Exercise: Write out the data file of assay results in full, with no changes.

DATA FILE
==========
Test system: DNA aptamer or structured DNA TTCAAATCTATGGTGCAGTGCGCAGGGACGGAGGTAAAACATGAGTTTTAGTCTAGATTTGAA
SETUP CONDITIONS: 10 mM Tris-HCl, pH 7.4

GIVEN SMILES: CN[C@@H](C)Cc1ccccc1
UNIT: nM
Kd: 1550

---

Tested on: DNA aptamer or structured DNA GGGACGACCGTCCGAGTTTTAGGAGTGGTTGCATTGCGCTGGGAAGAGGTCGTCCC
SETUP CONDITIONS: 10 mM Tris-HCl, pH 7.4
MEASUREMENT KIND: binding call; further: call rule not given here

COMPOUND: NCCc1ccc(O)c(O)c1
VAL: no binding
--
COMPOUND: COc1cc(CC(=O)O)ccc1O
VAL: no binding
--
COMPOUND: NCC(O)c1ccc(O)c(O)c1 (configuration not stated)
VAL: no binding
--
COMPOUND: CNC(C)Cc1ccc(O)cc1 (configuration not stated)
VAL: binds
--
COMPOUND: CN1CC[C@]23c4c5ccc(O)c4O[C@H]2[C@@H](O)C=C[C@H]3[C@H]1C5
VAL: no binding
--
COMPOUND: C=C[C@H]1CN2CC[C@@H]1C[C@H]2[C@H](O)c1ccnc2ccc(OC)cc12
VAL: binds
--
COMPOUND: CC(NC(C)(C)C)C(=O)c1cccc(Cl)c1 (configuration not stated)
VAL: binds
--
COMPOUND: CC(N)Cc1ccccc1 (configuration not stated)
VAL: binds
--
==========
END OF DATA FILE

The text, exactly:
Test system: DNA aptamer or structured DNA TTCAAATCTATGGTGCAGTGCGCAGGGACGGAGGTAAAACATGAGTTTTAGTCTAGATTTGAA
SETUP CONDITIONS: 10 mM Tris-HCl, pH 7.4

GIVEN SMILES: CN[C@@H](C)Cc1ccccc1
UNIT: nM
Kd: 1550

---

Tested on: DNA aptamer or structured DNA GGGACGACCGTCCGAGTTTTAGGAGTGGTTGCATTGCGCTGGGAAGAGGTCGTCCC
SETUP CONDITIONS: 10 mM Tris-HCl, pH 7.4
MEASUREMENT KIND: binding call; further: call rule not given here

COMPOUND: NCCc1ccc(O)c(O)c1
VAL: no binding
--
COMPOUND: COc1cc(CC(=O)O)ccc1O
VAL: no binding
--
COMPOUND: NCC(O)c1ccc(O)c(O)c1 (configuration not stated)
VAL: no binding
--
COMPOUND: CNC(C)Cc1ccc(O)cc1 (configuration not stated)
VAL: binds
--
COMPOUND: CN1CC[C@]23c4c5ccc(O)c4O[C@H]2[C@@H](O)C=C[C@H]3[C@H]1C5
VAL: no binding
--
COMPOUND: C=C[C@H]1CN2CC[C@@H]1C[C@H]2[C@H](O)c1ccnc2ccc(OC)cc12
VAL: binds
--
COMPOUND: CC(NC(C)(C)C)C(=O)c1cccc(Cl)c1 (configuration not stated)
VAL: binds
--
COMPOUND: CC(N)Cc1ccccc1 (configuration not stated)
VAL: binds
--